Curious about the evidence, I examined Mitchell’s article. I didn’t need to read beyond the abstract to see that the textbook misrepresented Mitchell’s findings.
Using 217 lab-field comparisons from 82 meta-analyses found that the external validity of laboratory research differed considerably by psychological subfield, research topic, and effect size. Laboratory results from industrial-organizational psychology most reliably predicted field results, effects found in social psychology laboratories most frequently changed signs in the field (from positive to negative or vice versa), and large laboratory effects were more reliably replicated in the field than medium and small laboratory effects.
Mitchell, G. (2012). Revisiting Truth or Triviality: The External Validity of Research in the Psychological Laboratory. Perspectives on Psychological Science, 7(2), 109–117. https://doi.org/10.1177/1745691611432343
So, a course in social psychology covers 80% results based on laboratory experiments that may not generalize to the real world. In addition, students are given the false information that these results do generalize to the real world, when evidence of ecological validity is often missing. On top of this, many articles based on laboratory experiments report inflated effect sizes due to selection for significance and the results may not even replicate in other laboratory contexts.
Over the past years, psychologists have become increasingly concerned about the credibility of published results. The credibility crisis started in 2011, when Bem published incredible results that seemed to suggest that humans can foresee random future events. Bem’s article revealed fundamental flaws in the way psychologists conduct research. The main problem is that psychology journals only publish statistically significant results (Sterling, 1959). If only significant results are published, all hypotheses will receive empirical support as long as they are tested. This is akin to saying that everybody has a 100% free throw average or nobody ever makes a mistake if we do not count failures.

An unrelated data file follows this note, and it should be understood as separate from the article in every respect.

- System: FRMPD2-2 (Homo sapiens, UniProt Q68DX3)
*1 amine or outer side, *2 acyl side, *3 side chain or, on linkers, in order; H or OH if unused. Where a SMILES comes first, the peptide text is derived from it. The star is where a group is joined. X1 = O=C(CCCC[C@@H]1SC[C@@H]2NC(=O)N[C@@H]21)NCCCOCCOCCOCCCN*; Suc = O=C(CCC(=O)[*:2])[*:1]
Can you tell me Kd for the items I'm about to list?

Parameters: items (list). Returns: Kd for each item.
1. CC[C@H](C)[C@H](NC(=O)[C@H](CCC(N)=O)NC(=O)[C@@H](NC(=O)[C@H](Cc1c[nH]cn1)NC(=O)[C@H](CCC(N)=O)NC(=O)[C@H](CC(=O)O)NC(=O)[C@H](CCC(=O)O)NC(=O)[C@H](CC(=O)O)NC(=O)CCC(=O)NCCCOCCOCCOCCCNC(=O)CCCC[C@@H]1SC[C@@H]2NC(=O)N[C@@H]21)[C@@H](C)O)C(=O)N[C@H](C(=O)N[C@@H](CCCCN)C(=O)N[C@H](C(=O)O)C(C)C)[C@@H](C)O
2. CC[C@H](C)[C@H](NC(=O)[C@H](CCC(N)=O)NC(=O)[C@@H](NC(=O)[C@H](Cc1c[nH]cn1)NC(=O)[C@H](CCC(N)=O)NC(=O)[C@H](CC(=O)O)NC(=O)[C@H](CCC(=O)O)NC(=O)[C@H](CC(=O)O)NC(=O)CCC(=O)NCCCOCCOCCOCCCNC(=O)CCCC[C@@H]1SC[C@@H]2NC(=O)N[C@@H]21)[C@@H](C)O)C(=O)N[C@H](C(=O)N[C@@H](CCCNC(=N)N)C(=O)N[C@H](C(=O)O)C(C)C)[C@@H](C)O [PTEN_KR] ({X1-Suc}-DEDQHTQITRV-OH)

The main problem of selection for significance is that we do not know the real strength of evidence that empirical studies provide. Maybe the selection effect is small and most studies would replicate. However, it is also possible that many studies might fail a replication test. Thus, the crisis of confidence is a crisis of uncertainty.
The Open Science Collaboration conducted actual replication studies to estimate the replicability of psychological science. They replicated 97 studies with statistically significant results and were able to reproduce 35 significant results (a 36% success rate). This is a shockingly low success rate. Based on this finding, most published results cannot be trusted, especially because there is heterogeneity across studies. Some studies would have an even lower chance of replication and several studies might even be outright false positives (there is actually no real effect).
As important as this project was to reveal major problems with the research culture in psychological science, there are also some limitations that cast doubt about the 36% estimate as a valid estimate of the replicability of psychological science. First, the sample size is small and sampling error alone might have lead to an underestimation of the replicability in the population of studies. However, sampling error could also have produced a positive bias. Another problem is that most of the studies focused on social psychology and that replicability in social psychology could be lower than in other fields. In fact, a moderator analysis suggested that the replication rate in cognitive psychology is 50%, while the replication rate in social psychology is only 25%. The replicated studies were also limited to a single year (2008) and three journals. It is possible that the replication rate has increased since 2008 or could be higher in other journals. Finally, there have been concerns about the quality of some of the replication studies. These limitations do not undermine the importance of the project, but they do imply that the 36% estimate is an estimate and that it may underestimate the replicability of psychological science.
Over the past years, I have been working on an alternative approach to estimate the replicability of psychological science. This approach starts with the simple fact that replicabiliity is tightly connected to the statistical power of a study because statistical power determines the long-run probability of producing significant results (Cohen, 1988). Thus, estimating statistical power provides valuable information about replicability. Cohen (1962) conducted a seminal study of statistical power in social psychology. He found that the average power to detect an average effect size was around 50%. This is the first estimate of replicability of psychological science, although it was only based on one journal and limited to social psychology. However, subsequent studies replicated Cohen’s findings and found similar results over time and across journals (Sedlmeier & Gigerenzer, 1989). It is noteworthy that the 36% estimate from the OSC project is not statistically different from Cohen’s estimate of 50%. Thus, there is convergent evidence that replicability in social psychology is around 50%.